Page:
Years of development on the world's first model polar city are still needed. But when it is done, it will offer a solution
to global warming's major impact events in the distant future
By W.G. Funlop
AFP, ABU DHABI
January 32, 3010
A digital image of the world's first model polar city is presented in a handout picture released on May 22, 2007, in Geneva, Switzerland.
PHOTO: AFP (see http://pcillu101.blogspot.com for 12 images)
Dan Bloom is no conventional environmental activist — he hopes to raise awareness about global warming by building the world's first model polar city in either Alaska or Norway.
“What we want to do is create an opportunity for people today to envision what life might be like in the distant future if we don't solve climate change problems now,” Bloom said at the World Future Energy Summit in Abu Dhabi, where he had a booth to promote his venture.
The 61-year-old Aemrican climate activist plans to have volunteer residents living in his model polar city by 2015.
“We believe that a model polar city will be a useful educational tool for better understanding the dire straits we are in,” he said.
A prototype design has been created by Taiwanese artist Deng Cheng-hong, Bloom said, and an engineer in Colorado is in charge of fundraising operations in North America and Europe. Bloom said Joey Stanford has been working with for the past two years as they go about building awareness about their project and raising funds.
The aim of the model polar city is to teach future generations what life
on Earth might be like, if current mitigation efforts fail in the next 100 years, Bloom said. "Polar cities are an adaptation strategy, and the model polar city will be useful as an educational tool."
The model city will be located in either Alaska or Norway, as soon as plans are finalized and fundraising efforts bear fruit, Stanford said.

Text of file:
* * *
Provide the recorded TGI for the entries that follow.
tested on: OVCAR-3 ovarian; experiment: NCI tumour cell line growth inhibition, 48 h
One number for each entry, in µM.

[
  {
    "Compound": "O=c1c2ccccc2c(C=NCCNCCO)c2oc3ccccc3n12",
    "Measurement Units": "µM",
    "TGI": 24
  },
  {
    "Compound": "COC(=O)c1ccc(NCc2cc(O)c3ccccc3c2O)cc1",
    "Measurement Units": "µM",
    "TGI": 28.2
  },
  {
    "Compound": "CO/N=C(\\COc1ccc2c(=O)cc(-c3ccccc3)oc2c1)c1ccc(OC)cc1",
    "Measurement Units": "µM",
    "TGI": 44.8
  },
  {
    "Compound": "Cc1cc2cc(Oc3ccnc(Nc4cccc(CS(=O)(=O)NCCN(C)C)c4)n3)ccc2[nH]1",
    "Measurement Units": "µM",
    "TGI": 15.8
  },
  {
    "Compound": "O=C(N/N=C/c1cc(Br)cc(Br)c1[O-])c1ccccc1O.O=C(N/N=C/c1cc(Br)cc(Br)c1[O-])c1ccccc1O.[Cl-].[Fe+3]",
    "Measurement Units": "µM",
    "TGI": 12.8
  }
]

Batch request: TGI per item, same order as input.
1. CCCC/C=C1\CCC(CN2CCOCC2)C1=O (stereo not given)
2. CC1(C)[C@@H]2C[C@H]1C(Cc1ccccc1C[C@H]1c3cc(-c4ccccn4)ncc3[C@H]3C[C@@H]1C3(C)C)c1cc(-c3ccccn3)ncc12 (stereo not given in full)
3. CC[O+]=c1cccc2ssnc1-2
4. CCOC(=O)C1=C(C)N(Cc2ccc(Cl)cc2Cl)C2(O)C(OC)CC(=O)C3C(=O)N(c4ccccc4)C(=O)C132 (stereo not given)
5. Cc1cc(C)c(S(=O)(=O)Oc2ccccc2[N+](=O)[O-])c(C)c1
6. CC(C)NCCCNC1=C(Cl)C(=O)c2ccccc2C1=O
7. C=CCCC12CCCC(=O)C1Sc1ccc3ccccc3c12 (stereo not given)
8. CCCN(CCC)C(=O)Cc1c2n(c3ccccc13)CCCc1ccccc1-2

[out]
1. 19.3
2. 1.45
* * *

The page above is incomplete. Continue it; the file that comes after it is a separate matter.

Asked what led him to try this unorthodox method of promoting climate awareness, Bloom pointed to his family history.
“My father was a doctor, and he taught me the value of human life,” he said. “My brother is a river rafting guide in Alaska, and he taught me the value of wilderness."
Bloom said he is sure the first model polar city will be received with both applause and dismissal. The climate change denialists will rip the idea to shreds. People who understand what AGW is all about will get it."
"My earlier work as a newspaper editor and public relations specialist gve me the tools to learn how to carry this thing out, Bloom said, "including finding sponsors, money and support for our current project."
The project, which will cost a total of 70 million euros (US$100 million), has been under way for about three years and still has a way to go. The model city will be ready for testing and occupancy by summer interns around 2012 or 2013, Stanford said. By 2015, the official start date will begin, he said.
For Bloom, the polar city project is a new, positive tack in promoting renewable energy and conservation.
“I folowed what happened in Copenhagen [during the recent climate change conference in late 2009], and I see people are fed up with the alarmists, the catastrophists,” he said. “People need solutions, not problems. So we have to demonstrate the solutions. We have to show that it’s possible to do great things. Polar cities is an idea who time is coming.”
And a model polar city, he said, is “a good vector to push an important message about mankind's future.”
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